School board work session held prior to Monday meeting

Posted August 15, 2018 at 1:22 pm

Clinton County Board of Education held its monthly work session last Thursday afternoon, August 9, taking some votes prior to its regular meeting that was held this past Monday evening.

The board took a first step in seeing much needed repairs and improvements to the Clinton County High School tennis courts by approving an agreement with Sherman Carter Barnhart for architectural work on the project.

In a separate but related motion, the board also gave approval to submit a letter for a BG-1 to the Kentucky Department of Education on the tennis court project.

After approving certified job descriptions they voted to allow students with disabilities early entrance to kindergarten and approved a supervised field trip for Foothills Academy students to Trooper Island this fall.

Following the action items, superintendent Charlotte Nasief conducted a brief work session on items that would be voted on at the board’s regular meeting this past Monday night.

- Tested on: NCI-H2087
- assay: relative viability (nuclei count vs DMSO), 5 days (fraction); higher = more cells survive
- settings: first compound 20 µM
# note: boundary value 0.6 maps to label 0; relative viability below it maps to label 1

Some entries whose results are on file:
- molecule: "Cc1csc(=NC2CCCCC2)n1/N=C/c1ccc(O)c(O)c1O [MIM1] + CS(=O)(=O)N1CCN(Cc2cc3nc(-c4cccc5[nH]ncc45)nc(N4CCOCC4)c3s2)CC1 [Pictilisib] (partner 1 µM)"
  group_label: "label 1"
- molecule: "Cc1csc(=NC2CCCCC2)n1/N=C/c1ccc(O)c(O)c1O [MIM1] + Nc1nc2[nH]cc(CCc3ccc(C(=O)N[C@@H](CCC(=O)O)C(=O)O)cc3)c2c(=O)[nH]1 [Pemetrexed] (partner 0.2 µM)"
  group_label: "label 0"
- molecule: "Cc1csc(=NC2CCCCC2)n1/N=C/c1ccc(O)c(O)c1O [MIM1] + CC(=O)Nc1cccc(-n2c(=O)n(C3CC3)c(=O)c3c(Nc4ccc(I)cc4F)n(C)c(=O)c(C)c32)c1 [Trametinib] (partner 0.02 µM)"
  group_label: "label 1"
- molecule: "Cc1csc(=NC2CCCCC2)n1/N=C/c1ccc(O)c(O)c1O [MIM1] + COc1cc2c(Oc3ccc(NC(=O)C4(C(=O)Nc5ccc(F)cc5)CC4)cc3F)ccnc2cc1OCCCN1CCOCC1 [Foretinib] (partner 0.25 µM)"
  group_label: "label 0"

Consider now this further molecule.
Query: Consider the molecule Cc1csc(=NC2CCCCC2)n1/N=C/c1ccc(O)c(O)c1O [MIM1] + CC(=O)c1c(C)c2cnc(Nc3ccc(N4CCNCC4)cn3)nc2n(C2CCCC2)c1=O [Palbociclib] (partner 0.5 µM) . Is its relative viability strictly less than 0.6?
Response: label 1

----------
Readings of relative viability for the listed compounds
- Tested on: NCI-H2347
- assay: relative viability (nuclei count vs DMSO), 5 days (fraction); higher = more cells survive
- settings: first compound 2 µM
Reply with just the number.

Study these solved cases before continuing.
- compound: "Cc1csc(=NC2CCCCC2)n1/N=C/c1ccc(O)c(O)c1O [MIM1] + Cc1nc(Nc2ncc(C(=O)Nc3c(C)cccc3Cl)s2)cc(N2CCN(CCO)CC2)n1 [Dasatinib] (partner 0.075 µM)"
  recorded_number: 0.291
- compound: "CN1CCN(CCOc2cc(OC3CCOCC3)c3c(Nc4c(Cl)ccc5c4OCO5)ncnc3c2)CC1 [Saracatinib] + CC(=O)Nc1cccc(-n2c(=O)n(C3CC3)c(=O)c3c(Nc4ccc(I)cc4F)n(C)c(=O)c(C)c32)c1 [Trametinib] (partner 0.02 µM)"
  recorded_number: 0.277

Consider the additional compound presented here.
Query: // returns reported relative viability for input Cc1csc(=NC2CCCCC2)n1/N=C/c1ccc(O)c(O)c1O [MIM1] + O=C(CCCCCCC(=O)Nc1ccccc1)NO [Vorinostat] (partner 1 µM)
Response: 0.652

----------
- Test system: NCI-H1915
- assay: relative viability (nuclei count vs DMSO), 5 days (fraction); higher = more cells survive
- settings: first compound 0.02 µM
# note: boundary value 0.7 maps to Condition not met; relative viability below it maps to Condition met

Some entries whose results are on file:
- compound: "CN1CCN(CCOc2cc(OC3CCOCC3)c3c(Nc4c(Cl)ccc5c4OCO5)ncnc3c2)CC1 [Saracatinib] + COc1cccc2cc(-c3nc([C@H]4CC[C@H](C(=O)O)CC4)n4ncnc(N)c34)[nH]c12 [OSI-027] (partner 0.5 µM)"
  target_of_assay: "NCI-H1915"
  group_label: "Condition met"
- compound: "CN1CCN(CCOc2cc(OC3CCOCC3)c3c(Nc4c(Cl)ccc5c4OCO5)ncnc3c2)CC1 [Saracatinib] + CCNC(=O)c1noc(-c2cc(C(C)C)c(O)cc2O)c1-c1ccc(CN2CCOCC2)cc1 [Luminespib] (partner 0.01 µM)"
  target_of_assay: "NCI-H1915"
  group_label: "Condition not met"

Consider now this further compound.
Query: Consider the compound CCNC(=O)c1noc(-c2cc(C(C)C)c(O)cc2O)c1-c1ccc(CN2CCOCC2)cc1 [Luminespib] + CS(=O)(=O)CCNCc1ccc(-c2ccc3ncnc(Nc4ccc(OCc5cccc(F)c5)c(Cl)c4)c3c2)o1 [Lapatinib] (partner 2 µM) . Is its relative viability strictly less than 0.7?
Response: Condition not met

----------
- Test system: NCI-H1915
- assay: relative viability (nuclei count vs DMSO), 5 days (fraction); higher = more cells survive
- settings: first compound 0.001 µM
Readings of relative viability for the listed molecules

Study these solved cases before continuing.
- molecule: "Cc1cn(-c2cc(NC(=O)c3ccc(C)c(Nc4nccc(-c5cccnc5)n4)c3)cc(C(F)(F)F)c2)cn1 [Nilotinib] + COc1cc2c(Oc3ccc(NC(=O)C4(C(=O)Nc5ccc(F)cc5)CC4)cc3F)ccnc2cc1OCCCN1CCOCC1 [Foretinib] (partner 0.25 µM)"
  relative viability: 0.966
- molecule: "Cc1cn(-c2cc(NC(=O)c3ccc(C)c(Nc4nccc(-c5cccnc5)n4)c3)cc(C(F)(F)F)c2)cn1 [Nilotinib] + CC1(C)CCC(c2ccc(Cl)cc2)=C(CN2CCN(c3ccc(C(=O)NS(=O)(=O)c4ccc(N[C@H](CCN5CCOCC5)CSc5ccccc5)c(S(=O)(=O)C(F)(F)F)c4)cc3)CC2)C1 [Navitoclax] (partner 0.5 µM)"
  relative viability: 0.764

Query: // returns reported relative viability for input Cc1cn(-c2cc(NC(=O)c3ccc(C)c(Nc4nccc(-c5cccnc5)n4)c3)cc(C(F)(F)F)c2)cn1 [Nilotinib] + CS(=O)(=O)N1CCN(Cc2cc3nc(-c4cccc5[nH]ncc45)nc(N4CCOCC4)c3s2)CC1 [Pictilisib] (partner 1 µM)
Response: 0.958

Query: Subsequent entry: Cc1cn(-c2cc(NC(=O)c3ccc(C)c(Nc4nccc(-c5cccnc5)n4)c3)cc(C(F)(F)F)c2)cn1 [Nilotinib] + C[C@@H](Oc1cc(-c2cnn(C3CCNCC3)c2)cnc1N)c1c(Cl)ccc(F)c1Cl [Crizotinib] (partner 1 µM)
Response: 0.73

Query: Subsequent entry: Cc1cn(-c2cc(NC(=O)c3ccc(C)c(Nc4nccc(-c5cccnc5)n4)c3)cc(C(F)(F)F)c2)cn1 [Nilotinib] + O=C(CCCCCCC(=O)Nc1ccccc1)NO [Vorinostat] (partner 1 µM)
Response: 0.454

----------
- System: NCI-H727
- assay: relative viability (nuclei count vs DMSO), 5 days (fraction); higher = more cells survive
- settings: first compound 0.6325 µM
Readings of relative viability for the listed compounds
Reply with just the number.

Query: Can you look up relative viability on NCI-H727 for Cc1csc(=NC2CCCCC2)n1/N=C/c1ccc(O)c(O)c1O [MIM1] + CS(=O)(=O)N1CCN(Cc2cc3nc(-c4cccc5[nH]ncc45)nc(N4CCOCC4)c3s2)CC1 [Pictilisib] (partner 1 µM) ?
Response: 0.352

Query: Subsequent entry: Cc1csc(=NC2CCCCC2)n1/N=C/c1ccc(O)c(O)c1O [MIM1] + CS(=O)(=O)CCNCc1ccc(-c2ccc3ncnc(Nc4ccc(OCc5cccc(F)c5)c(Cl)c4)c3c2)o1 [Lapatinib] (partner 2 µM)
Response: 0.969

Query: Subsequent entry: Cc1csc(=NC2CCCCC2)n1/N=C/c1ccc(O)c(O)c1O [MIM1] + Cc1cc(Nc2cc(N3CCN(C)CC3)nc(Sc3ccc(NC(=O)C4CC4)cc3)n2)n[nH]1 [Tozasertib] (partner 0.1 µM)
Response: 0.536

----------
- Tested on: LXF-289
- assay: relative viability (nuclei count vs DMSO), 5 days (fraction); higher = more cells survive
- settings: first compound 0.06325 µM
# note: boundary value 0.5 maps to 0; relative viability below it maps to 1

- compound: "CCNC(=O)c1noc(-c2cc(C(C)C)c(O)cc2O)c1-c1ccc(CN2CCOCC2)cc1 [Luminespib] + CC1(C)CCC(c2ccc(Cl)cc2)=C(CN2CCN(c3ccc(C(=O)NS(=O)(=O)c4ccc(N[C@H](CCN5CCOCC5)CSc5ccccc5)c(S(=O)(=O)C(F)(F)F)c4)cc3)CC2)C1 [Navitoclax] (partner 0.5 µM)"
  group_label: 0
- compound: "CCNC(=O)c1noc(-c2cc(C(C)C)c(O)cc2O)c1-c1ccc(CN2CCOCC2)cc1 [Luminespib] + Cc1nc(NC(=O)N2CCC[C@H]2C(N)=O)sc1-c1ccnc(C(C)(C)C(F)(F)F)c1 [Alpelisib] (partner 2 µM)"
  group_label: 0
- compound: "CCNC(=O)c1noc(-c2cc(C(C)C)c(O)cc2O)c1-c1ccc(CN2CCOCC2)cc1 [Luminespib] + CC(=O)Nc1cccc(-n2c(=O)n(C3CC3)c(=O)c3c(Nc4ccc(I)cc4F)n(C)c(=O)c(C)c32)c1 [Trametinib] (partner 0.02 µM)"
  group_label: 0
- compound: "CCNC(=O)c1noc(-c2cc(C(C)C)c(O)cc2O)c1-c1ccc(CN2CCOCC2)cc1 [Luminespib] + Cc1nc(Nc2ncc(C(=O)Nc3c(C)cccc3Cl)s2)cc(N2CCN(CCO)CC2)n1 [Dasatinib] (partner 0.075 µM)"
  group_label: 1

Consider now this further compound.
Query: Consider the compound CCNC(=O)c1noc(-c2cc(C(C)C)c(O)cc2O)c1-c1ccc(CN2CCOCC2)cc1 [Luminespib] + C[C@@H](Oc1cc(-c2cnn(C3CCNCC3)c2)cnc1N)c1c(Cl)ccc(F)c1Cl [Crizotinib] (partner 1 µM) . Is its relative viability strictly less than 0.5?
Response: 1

Finance Director Mike Reeves also discussed some financial issues, including the proposed 2018-19 school district tax rates, noting the need for the district to take the four percent above compensating rate.

Reeves distributed a tax rate sheet to board members showing the totals the district would expect in revenue under the compensating rate, compared to the four percent over rate allowed by law.

With the standard compensating rate, the district would expect to receive $1,880,367 compared to $1,953,517 it would generate in revenue by taking the over four percent rate.

The yearly/monthly increase to taxpayers under the four percent over compensating rate would be as follows:

$10,000 – $1.70/.14 cents; $20,000 – $3.40/28 cents; $30,000 – $5.10/43 cents; $40,000 – $6.80/57 cents; $50,000 – $8.50/71 cents; $100,000 – $17/$1.42; $150,000 – $25.50/$2.13 and $200,000 – $34/$2.83.

Reeves also noted that according to statistics from the Property Valuation Administrator’s (PVA) office, 75 percent of average taxpayers are in the $50,000 and under category.

Should the district opt to take the over four percent compensating rate, a public hearing will be scheduled and held prior to the end of the month. The board was expected to vote on the tax rates this past Monday and details will also be published on that meeting in this week’s edition.

Finally, under public comments, Walton “Chip” Haddix again advocated for a “nickel tax” proposal to help fund the eventual construction of a new high school with no official action being taken.

After approving the agenda as presented, the approximate half-hour session was adjourned.